A spirited cast propels a wonderfully entertaining comic-book series.

WITCH HUNTER

From the Hunt the Hunters series , Vol. 1

In Ferrante’s debut graphic novel, a 17th-century man uses magical powers and weapons to battle evil witches and creatures in the modern day.

In 1692, Jon Redmont’s mother, knowing her Coven of Light will burn at the stake, casts a spell to preserve her son’s soul in a crystal. Three hundred years later, Jon awakens imbued with the coven’s combined power. He’s essentially a superhero, complete with enchanted cloak, mask, and weaponry. Jon vows to combat the Scarlet Circle, a fiendish group of witches and other creatures, such as dark elves, threatening the contemporary world. He first retrieves a stolen witch watch—a device that allows him to open portals to “almost anywhere”—and after settling in “New Yorke City,” he offers his services to the general public in a magic-infused advertisement. His rescue of a kidnapped girl ultimately dredges up someone with a connection to the Scarlet Circle: Elesar Monmorte, who sets his sights, and minions, on Jon. Elesar was the mastermind of the Coven of Light’s massacre and now wants the man who somehow escaped death all those years ago. Ferrante’s graphic novel, which collects four comic-book issues, features a bevy of vibrant characters. For example, Jon’s mysterious aide, Kitty Allen, dons Venetian masks that allow her to see others’ “true nature,” and Elesar gets a lengthy, absorbing origin story. But although that villain and an assortment of henchmen provide a sense of menace, Ferrante keeps the tone light with one-liners, visual gags, and even a mock ad for Scarlet Circle Cookies. Some of the violence, too, is played for laughs; in one memorable scene, Jon chops and shoots his way through countless monsters—and one of them, post-beheading, asks to see a doctor. Although several different artists provided illustrations, the artwork is consistent, particularly when portraying Jon’s bright purple costume and perpetual smirk.

A spirited cast propels a wonderfully entertaining comic-book series.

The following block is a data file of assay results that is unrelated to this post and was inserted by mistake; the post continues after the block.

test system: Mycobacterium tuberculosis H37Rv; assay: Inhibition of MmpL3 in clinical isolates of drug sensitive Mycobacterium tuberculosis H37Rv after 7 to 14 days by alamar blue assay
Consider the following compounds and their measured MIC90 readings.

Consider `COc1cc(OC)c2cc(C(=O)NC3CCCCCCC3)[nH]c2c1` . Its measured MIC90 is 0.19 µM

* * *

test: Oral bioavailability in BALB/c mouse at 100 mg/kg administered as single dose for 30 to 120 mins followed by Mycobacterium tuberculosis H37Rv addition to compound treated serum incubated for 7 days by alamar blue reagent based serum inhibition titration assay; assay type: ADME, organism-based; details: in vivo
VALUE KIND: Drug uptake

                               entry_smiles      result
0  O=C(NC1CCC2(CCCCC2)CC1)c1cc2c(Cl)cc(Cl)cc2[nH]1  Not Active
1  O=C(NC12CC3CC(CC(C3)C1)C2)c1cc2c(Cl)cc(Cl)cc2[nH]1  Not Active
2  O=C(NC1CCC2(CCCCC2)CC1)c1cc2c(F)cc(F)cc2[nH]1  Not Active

Pub Date: N/A

ISBN: N/A

Page Count: 145

Publisher: Monarch Comics, LLC

Review Posted Online: May 19, 2021

Kirkus Reviews Issue: July 15, 2021

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Even so, this remains Macbeth, arguably the Bard of Avon’s most durable and multilayered tragedy, and overall, this enhanced...

MACBETH

From the Wordplay Shakespeare series

A pairing of the text of the Scottish Play with a filmed performance, designed with the Shakespeare novice in mind.

The left side of the screen of this enhanced e-book contains a full version of Macbeth, while the right side includes a performance of the dialogue shown (approximately 20 lines’ worth per page). This granular focus allows newcomers to experience the nuances of the play, which is rich in irony, hidden intentions and sudden shifts in emotional temperature. The set and costuming are deliberately simple: The background is white, and Macbeth’s “armor” is a leather jacket. But nobody’s dumbing down their performances. Francesca Faridany is particularly good as a tightly coiled Lady Macbeth; Raphael Nash-Thompson gives his roles as the drunken porter and a witch a garrulousness that carries an entertainingly sinister edge. The presentation is not without its hiccups. Matching the video on the right with the text on the left means routinely cutting off dramatic moments; at one point, users have to swipe to see and read the second half of a scene’s closing couplet—presumably an easy fix. A “tap to translate” button on each page puts the text into plain English, but the pop-up text covers up Shakespeare’s original, denying any attempts at comparison; moreover, the translation mainly redefines more obscure words, suggesting that smaller pop-ups for individual terms might be more meaningful.